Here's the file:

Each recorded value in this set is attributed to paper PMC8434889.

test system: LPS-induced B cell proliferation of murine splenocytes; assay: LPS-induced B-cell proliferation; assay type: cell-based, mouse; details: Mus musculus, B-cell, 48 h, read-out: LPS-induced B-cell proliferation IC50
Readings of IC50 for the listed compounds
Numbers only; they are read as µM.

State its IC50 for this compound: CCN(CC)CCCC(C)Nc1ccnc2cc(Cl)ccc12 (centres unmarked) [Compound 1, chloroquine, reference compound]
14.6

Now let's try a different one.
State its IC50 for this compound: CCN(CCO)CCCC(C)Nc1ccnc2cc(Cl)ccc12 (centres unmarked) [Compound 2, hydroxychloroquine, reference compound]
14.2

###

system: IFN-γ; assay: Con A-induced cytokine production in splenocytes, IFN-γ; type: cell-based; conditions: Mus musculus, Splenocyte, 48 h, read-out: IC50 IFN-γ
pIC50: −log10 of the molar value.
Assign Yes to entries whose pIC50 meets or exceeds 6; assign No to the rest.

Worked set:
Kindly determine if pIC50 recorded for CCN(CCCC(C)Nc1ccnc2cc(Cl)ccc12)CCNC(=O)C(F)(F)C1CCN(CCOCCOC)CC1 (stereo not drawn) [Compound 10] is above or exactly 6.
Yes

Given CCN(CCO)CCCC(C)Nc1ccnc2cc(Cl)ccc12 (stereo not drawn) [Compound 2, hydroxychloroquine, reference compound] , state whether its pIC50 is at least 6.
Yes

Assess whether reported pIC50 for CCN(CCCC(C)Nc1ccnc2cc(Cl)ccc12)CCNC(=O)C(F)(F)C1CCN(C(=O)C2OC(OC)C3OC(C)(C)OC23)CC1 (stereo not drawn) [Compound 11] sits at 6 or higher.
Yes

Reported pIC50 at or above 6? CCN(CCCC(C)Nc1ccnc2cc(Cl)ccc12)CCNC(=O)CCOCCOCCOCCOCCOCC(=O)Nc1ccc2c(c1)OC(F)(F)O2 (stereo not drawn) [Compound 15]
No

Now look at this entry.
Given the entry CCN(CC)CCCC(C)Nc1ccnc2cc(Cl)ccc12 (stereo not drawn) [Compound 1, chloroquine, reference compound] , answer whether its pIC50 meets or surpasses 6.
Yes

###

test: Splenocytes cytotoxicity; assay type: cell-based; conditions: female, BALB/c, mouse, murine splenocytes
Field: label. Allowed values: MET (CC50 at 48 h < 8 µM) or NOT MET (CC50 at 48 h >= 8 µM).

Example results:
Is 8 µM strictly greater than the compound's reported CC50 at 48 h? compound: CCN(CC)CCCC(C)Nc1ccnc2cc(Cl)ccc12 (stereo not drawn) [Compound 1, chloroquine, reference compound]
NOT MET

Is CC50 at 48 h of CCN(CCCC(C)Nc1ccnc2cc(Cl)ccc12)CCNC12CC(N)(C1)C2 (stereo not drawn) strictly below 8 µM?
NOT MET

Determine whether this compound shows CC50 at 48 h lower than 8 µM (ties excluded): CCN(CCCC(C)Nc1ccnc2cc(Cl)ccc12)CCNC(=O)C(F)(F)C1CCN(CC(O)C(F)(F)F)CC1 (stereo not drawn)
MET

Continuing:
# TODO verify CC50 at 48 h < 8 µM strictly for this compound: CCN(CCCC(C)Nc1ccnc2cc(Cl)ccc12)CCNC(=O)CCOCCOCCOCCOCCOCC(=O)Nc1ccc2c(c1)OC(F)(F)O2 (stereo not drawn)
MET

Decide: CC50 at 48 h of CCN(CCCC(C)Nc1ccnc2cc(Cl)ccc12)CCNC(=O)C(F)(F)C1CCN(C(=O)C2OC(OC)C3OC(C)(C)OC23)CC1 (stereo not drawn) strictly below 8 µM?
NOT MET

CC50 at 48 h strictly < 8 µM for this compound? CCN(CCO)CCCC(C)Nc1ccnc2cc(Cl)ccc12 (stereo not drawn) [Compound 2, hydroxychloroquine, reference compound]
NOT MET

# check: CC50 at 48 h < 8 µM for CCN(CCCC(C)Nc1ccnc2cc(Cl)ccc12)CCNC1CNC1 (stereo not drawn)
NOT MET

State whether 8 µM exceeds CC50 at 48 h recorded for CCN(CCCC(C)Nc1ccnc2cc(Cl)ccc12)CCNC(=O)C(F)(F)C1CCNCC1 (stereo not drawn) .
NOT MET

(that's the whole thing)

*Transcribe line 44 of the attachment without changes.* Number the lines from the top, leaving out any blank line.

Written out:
NOT MET